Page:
American Media Inc. executive Dylan Howard is out after more than a decade at the publishing company, Variety has learned exclusively.
Howard’s contract, which expired on March 31, was not renewed. Reasons for his departure were not immediately clear, though rumors of his exit had been brewing internally at the owner of Us Weekly and InTouch magazines for weeks, multiple sources said, with another adding the decision not to renew Howard’s contract was mutual. The unflinching tabloid editor had become the subject of media storms surrounding Harvey Weinstein and Donald Trump in recent years.
Howard and American Media did not immediately respond to Variety‘s request for comment.
Howard most recently served as a senior vice president in corporate development, where he was said to be conceiving scripted and unscripted projects in the true crime arena. Prior to that, Howard spent six years as the editor in chief of AMI digital gossip property RadarOnline, and previously served as chief content officer for all the David Pecker-run publications including the National Enquirer, Closer, Life&Style and InTouch.
Numerous media reports over the past year suggested Howard had been sidelined at AMI with his editorial role being minimized, as he’s switched his focus to TV and literary projects.
The Australian-born journalist rose to prominence as a tabloid reporter by exposing major stories like Mel Gibson’s anti-Semitic rants and Arnold Schwarzenegger’s secret child. He was a key figure in Ronan Farrow’s reporting regarding Weinstein’s enablers with Farrow reporting that Howard was a Weinstein accomplice who dug up dirt on women accusing the fallen movie mogul, who is now serving a 23-year prison sentence for rape and sexual assault.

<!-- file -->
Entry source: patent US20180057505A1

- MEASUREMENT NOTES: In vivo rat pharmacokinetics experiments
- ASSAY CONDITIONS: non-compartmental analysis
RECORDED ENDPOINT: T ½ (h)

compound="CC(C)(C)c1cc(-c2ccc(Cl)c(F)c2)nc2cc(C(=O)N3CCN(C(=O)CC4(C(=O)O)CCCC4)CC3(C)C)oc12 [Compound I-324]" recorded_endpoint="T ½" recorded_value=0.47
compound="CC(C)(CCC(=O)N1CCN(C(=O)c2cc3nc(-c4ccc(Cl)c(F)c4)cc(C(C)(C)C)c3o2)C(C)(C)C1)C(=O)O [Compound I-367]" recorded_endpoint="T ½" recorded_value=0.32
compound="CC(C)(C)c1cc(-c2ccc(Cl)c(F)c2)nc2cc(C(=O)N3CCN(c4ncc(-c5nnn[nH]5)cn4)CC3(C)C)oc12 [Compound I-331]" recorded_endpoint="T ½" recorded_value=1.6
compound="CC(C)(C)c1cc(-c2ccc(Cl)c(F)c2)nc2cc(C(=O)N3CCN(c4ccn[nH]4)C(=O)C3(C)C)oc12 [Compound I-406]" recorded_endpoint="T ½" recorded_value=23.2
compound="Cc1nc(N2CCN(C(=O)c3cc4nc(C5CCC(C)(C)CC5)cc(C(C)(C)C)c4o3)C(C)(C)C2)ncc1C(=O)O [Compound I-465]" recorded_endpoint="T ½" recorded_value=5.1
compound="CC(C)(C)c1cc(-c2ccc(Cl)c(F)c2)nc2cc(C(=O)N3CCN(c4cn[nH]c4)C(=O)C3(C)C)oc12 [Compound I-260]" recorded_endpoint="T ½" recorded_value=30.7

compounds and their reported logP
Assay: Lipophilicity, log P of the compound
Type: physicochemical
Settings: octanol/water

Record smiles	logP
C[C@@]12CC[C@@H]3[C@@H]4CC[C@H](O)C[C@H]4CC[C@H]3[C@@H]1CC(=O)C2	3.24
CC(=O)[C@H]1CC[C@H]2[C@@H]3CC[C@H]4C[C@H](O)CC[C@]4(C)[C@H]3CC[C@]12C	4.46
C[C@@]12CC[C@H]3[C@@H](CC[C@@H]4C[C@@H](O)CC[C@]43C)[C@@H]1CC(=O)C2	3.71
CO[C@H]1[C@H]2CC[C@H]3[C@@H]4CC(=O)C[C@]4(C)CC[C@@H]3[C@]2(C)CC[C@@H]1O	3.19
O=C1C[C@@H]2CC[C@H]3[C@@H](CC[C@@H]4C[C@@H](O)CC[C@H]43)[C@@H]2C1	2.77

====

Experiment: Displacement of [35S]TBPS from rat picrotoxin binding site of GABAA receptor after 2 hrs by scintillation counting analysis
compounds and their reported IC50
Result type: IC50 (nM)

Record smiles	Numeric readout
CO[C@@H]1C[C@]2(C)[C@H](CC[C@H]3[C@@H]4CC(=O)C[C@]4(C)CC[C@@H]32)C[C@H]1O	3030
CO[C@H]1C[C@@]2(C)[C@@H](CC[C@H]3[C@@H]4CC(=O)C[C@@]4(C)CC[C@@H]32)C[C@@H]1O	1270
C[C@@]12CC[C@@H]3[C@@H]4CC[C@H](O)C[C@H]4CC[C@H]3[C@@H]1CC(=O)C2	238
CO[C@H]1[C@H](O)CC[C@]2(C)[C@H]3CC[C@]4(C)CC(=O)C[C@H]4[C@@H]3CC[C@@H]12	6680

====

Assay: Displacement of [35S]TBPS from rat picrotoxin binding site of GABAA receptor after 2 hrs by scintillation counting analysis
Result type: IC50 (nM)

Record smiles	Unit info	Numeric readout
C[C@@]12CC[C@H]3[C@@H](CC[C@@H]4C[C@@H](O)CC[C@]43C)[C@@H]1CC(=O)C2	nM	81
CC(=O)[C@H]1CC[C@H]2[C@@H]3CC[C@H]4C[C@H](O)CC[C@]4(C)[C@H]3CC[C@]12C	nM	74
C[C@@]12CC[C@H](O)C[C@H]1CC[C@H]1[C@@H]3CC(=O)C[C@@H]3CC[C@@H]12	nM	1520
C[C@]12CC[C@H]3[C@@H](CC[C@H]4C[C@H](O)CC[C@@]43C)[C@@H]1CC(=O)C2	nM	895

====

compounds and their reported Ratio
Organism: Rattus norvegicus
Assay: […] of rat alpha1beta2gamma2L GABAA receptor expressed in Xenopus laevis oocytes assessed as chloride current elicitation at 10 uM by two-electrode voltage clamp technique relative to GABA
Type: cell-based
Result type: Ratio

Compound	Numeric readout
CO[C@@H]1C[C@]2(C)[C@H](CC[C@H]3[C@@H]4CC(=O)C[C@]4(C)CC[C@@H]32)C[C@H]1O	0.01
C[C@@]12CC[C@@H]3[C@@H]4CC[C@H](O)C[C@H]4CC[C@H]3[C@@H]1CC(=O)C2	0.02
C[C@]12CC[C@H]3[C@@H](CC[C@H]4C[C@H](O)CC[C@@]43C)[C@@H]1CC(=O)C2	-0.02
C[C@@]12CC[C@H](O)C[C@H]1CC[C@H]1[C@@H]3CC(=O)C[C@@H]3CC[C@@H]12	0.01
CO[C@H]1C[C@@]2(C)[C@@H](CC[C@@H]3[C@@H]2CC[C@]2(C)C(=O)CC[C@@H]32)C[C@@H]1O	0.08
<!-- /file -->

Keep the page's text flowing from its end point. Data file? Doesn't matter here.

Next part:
Howard famously threatened to sue the Pulitzer Prize-winning Farrow and his publisher over his best-selling book, “Catch & Kill,” which is about a journalist being threatened by systems of powerful men. (The phrase “catch and kill” refers to the practice of tabloid editors buying stories and then burying them, so they never see the light of day.)
Howard was also accused by Farrow and The Wall Street Journal of burying stories about President Trump with Farrow writing that the Australian tabloid executive shredded incriminating documents about Trump when he oversaw the Enquirer, which never published the documents.
In 2019, Bezos, who owns the Washington Post, accused Howard and American Media of extortion and blackmail after the Enquirer published an exposé about his extramarital affair and included racy texts to his now-girlfriend, Lauren Sanchez, which forced Bezos to publicly announce his divorce. The Amazon founder made his accusations known in a lengthy written piece, where he said Howard threatened to print a nude photo of Bezos and Sanchez, unless the Bezos-owned Washington Post eased up on their “politically motivated” coverage of AMI.